“I just can’t imagine what this would have been like if she didn’t have hospice care. Yeah, I can; it would have been hell.”
I have always known that our staff at Hospice & Community Care were amazing at providing care and comfort to patients and their families, but when I heard my dad tell me what it meant to him there were no words to describe how much pride I felt in our team. Thank you to everyone on staff and our volunteers who provided care and comfort to my family at one of the most challenging times in our lives.
Four months ago, I was no longer just the President & CEO of Hospice & Community Care, I was a son helping my parents navigate a journey that I had only talked about, but never experienced. While each patient and family’s Hospice experience is different; one thing remains the same – at each stage in a patient’s level of care they are given the utmost respect, treated with dignity and comforted. And, my family’s was no different.
Here are a few moments that stand out on our Hospice journey…
The Referral: Having the Tough Conversation
My mom had been diagnosed with breast cancer and after a long and courageous fight she lost her battle. Sadly, her cancer metastasized and things began to change very rapidly. Mom’s journey with Hospice & Community Care began with a referral from her oncologist to Palliative Medicine Consultants, our Palliative Care team in the hospital, who was amazing. They took the time to get to know Mom and learn what was important to her and our family. They quickly came up with a plan to get her discharged from the hospital.
They also brought up the possibility of using our Supportive Care program when she went home. Any of you who have had to have this conversation with your loved ones knows exactly how I was feeling. While I had conversations with my parents, it’s never easy to accept that the end may be near. I took great comfort in having the Palliative Care team know how to bring up the hard things with my parents, gently.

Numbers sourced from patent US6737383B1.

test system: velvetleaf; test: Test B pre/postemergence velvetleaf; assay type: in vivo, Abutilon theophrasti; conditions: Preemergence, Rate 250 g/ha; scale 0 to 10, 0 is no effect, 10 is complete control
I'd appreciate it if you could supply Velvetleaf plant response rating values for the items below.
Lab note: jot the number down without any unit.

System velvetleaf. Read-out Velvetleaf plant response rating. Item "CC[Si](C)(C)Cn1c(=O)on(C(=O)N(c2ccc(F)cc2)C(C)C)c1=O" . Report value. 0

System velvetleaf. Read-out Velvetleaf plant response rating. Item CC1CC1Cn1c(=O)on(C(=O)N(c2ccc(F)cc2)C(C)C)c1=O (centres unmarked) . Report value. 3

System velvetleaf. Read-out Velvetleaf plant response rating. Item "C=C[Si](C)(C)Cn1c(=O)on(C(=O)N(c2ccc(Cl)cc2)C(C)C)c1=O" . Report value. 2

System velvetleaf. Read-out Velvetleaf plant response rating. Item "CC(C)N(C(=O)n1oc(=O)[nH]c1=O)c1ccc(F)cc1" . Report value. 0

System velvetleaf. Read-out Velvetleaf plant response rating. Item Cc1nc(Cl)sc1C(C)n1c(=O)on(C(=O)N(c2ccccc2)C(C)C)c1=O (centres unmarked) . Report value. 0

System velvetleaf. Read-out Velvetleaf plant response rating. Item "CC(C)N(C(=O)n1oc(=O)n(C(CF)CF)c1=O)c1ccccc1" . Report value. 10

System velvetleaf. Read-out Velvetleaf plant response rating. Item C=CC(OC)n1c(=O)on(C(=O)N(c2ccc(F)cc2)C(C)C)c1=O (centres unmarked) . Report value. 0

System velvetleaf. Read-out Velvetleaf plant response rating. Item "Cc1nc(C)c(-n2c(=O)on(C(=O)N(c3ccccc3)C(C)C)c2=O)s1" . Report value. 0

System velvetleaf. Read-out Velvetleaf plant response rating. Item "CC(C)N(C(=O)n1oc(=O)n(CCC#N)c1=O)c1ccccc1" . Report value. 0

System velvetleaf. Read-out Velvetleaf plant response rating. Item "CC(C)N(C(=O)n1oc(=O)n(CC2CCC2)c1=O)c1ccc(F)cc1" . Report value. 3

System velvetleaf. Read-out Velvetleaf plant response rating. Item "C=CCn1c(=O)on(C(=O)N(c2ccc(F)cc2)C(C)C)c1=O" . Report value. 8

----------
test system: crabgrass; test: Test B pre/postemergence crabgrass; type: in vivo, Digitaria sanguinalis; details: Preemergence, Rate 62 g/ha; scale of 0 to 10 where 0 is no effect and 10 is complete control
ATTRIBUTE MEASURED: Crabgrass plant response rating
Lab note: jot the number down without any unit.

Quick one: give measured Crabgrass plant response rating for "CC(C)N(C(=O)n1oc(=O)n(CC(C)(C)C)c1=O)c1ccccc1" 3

Supportive Care: Keeping Her Home
When my mom was discharged from the hospital, the next step was bringing in Hospice & Community Care’s in home Supportive Care team. We experienced firsthand what Hospice’s Supportive Care program is supposed to do. One of the program’s primary goals is to keep people out of the Emergency Room. And, thanks to the evening and weekend staff who took my dad’s calls, my mom was spared an ER visit and probably another hospital stay.
In addition to that, I saw our Supportive Care staff take my mom’s pain level from an eight to zero in just hours, something I never thought was possible. They provided such peace of mind for our entire family. Throughout the entire process they kept my family informed and answered all of our questions honestly and with tact. Mom and Dad both loved all of the Supportive Care staff.
Hospice Care: The Transition
Though my mom’s days were limited, she was able to utilize many of Hospice & Community Care’s services. This allowed for a seamless transition when she began receiving hospice care.
I will never forget the day when my dad asked me if it was time for hospice. I’ve worked for Hospice & Community Care for 21 years but that question sounds different when it’s about your mom. I was actually sitting in the opening plenary of the National Hospice & Palliative Care Organization’s Management & Leadership conference when my dad called me. The same conference I have sat in for the last 21 years feels different after that conversation.
I spoke with Mom’s Supportive Care nurse after that call and once again she knew exactly what to say and what to do. Our access team jumped into action quickly—making things easy for our family. They worked with the clinical support staff to set up the delivery of medical equipment so that we had time to rearrange my parent’s house and take down her current bed. It’s amazing how those little things made all of the difference!